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How to choose the right investor / 4 musts of fund relations

10.06.2019 Download PDF

How to choose the right investor / 4 musts of fund relations

Story from MCI anniversary publication – Digital DNA Private Equity – 20 voices 20 years

Paweł Fornalski & Sebastian Muliński are managers and co-founders of IAI S.A, a company offering comprehensive support for online stores and accommodation reservations based on SaaS. This solution makes it possible to create an online store or online wholesale platform and support business (including traffic generation, payment processing, shipping, big data analysis). IAI is a leader in the fast-growing online shop market in Poland.

 

“It was crazy 11 months, during which we decided, within 11 days and 11 years later, what the future of IAI S.A. will be” – this is how Paweł Fornalski summed up the moment when MCI acquired the majority interest in IAI. Today, Fornalski – the President and Co-founder of the company, together with Sebastian Muliński, Vice President and Co-founder of IAI, work hand in hand with the investor to quickly grow the company and increase its value, which currently stands at an PLN 300 million according to a valuation made as part of the 2018 autumn transaction. However, by their own admission, choosing an investor was a test, and they managed to come out on top. They mainly owe this to the fact that, before and during the investment process, they stuck to the course they had set for themselves and which they distilled into the 4 following pieces of advice.

1. Don’t lose sight of your daily business

The matters of investment and securing growth capital had been a topic of discussion at our company for at least several quarters. We were very seriously looking into a GPW (Warsaw Stock Exchange) listing and issuance. Then, on the recommendation of advisors, a new option materialized – to start a sort of bidding process with a selected group of interested investors. After we put the final touches to the teaser and sent it to the world, it turned out that a large group of companies expressed their interest. Nevertheless, we still stood by our decision to devote no more than 50 percent of our time and energy to investment processes. We decided that we will continue to dedicate the other half to managing IAI. We wanted to avoid a situation where focusing too much on potential investors, due diligence etc. would make us lose sight of what’s most important – business growth – and therefore lose our impact. The result? Some investors may have felt that we were not treating them with due intensity, but the arguments we made were compelling: diminishing growth could serve as additional arguments to lower our valuation. Interestingly, MCI was able to appreciate that, and saw value in our commitment to the company.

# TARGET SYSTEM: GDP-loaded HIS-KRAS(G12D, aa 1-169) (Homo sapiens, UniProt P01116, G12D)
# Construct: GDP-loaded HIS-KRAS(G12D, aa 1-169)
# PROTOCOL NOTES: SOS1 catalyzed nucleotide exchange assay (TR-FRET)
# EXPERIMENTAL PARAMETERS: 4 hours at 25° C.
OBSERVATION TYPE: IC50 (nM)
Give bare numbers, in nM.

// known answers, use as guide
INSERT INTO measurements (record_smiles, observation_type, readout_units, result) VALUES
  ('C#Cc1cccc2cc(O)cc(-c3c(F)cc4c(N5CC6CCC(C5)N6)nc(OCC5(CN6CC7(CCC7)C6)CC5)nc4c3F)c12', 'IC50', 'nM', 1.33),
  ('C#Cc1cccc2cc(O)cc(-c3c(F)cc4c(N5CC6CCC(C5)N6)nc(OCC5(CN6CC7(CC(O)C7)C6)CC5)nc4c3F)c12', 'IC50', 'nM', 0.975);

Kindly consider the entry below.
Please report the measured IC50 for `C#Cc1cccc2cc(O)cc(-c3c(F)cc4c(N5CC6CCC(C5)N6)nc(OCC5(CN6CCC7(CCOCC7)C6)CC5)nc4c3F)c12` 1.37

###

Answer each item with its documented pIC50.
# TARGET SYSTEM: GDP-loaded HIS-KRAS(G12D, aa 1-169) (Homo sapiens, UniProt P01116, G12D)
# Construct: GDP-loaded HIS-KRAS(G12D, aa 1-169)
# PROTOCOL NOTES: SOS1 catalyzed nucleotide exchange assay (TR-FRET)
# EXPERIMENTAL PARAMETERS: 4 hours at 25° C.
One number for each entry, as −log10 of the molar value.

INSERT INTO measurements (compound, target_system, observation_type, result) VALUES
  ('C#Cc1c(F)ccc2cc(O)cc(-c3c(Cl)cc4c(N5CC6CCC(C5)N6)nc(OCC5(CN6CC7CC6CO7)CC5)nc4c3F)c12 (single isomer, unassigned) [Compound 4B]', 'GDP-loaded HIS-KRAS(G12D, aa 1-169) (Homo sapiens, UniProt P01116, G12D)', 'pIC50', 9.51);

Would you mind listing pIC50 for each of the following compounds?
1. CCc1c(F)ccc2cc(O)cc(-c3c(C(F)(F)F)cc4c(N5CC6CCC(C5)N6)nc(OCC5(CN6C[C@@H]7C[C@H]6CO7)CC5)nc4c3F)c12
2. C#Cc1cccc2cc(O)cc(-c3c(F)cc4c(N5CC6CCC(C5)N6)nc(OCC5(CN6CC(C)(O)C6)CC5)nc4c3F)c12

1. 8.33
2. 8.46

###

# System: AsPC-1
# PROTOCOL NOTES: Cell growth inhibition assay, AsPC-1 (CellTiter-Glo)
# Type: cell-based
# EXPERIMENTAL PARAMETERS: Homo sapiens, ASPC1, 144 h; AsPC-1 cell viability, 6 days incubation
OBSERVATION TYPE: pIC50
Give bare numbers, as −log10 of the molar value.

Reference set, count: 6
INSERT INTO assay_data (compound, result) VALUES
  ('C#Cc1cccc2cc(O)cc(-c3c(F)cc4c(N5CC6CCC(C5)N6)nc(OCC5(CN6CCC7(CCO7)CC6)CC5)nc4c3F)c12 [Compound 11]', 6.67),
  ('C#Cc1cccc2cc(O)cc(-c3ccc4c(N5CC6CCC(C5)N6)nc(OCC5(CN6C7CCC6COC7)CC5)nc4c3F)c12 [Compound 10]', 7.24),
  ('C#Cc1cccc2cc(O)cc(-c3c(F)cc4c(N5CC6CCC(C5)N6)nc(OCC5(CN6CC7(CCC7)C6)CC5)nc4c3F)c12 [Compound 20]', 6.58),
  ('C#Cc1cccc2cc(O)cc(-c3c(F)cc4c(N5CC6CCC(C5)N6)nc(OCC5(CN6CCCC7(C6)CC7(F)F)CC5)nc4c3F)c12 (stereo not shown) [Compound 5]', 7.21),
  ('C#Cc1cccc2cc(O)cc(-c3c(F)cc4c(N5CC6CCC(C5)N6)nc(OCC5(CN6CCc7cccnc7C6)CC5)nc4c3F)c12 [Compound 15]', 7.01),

2. Keep the schedule and the competition within the process

Why was it worth it to go for the idea of a kind of beauty contest among investors (though MCI may disagree on this point)? Because this is where the second component of the process lies – a strict schedule, step by step, stage by stage. This meant that the original starters gradually dropped out or were eliminated by us as the race progressed – we had an up-to-date comparison of the approach and conditions offered by individual investors, almost on a live basis. What’s more, all of the participants in the process were aware of this set-up, which meant that they, in a way, competed against each other, maintaining the pace and quality of the investment process. Hence, for IAI these 11 months were not all chaos, but a linear process, planned with successful investment in mind.

3. Clean out your closet before you sit down at the table

“That’s odd” – is what we heard from all sides when IAI turned out not to have any skeletons in the closet. And having such skeletons can have a tremendous impact during the final stage of negotiations. Experienced lawyers assured us that, after careful due diligence, all investors always prepare a short list of hidden weaknesses of a given company. Just before signing the contract, the investor produces this short list from their sleeve and brings the company’s valuation a further couple of percent down. We, on the other hand, approached the finals without any pretence or any unpleasant surprises in our ranks. This approach boosted investor confidence in us, resulting in relatively few provisions in the investment agreement that would show the fund to have limited trust in the foundations of IAI. In addition, having our closets in order meant that the final offers we received were higher than the original ones – which is not often the case with such transactions.

4. Choose a good partner who will support your investor relations

We settled on EY, a top-of-the-line advisor with top-of-the-line prices. However, we quickly found out that it was a price worth paying. A good partner is one who serves as the first contact with investors and alleviates the impression of indifference when the founders are engaged with business growth. A strong partner is also a kind of a coach: he sets a practical schedule, motivates you in moments of weakness, demonstrates small strategies to improve the quality of investor relations. They give advice on how to appear several million zlotys more valuable. And finally: they are in the right weight class to serve as the ideal sparring partner for powerful and experienced funds or investors. A good investment advisor is a clear signal to the other side that they are sitting down with serious people to talk about serious money.

10.06.2019 Download PDF